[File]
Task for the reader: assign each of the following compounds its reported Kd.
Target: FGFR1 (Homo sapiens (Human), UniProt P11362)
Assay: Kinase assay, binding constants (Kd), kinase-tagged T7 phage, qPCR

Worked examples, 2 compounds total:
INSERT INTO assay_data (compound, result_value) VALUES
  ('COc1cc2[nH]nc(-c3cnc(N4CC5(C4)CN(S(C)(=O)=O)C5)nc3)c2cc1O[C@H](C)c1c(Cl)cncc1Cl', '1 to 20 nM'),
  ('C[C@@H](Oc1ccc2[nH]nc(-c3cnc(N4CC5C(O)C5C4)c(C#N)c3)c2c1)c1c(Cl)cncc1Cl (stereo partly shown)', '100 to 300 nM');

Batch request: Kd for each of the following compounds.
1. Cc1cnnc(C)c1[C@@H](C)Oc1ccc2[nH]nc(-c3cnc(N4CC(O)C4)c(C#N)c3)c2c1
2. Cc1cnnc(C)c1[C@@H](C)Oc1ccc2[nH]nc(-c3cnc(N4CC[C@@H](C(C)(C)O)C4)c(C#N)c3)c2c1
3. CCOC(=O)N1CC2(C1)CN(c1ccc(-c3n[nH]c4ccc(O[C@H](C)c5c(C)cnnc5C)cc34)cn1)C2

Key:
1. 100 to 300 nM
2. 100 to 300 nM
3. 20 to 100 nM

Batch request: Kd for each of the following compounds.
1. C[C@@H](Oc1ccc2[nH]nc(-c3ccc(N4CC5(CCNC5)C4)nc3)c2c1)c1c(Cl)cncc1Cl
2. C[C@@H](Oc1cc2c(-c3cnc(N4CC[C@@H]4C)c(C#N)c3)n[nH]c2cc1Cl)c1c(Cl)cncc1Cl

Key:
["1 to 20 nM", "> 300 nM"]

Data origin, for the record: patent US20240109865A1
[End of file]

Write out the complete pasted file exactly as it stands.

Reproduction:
Task for the reader: assign each of the following compounds its reported Kd.
Target: FGFR1 (Homo sapiens (Human), UniProt P11362)
Assay: Kinase assay, binding constants (Kd), kinase-tagged T7 phage, qPCR

Worked examples, 2 compounds total:
INSERT INTO assay_data (compound, result_value) VALUES
  ('COc1cc2[nH]nc(-c3cnc(N4CC5(C4)CN(S(C)(=O)=O)C5)nc3)c2cc1O[C@H](C)c1c(Cl)cncc1Cl', '1 to 20 nM'),
  ('C[C@@H](Oc1ccc2[nH]nc(-c3cnc(N4CC5C(O)C5C4)c(C#N)c3)c2c1)c1c(Cl)cncc1Cl (stereo partly shown)', '100 to 300 nM');

Batch request: Kd for each of the following compounds.
1. Cc1cnnc(C)c1[C@@H](C)Oc1ccc2[nH]nc(-c3cnc(N4CC(O)C4)c(C#N)c3)c2c1
2. Cc1cnnc(C)c1[C@@H](C)Oc1ccc2[nH]nc(-c3cnc(N4CC[C@@H](C(C)(C)O)C4)c(C#N)c3)c2c1
3. CCOC(=O)N1CC2(C1)CN(c1ccc(-c3n[nH]c4ccc(O[C@H](C)c5c(C)cnnc5C)cc34)cn1)C2

Key:
1. 100 to 300 nM
2. 100 to 300 nM
3. 20 to 100 nM

Batch request: Kd for each of the following compounds.
1. C[C@@H](Oc1ccc2[nH]nc(-c3ccc(N4CC5(CCNC5)C4)nc3)c2c1)c1c(Cl)cncc1Cl
2. C[C@@H](Oc1cc2c(-c3cnc(N4CC[C@@H]4C)c(C#N)c3)n[nH]c2cc1Cl)c1c(Cl)cncc1Cl

Key:
["1 to 20 nM", "> 300 nM"]

Data origin, for the record: patent US20240109865A1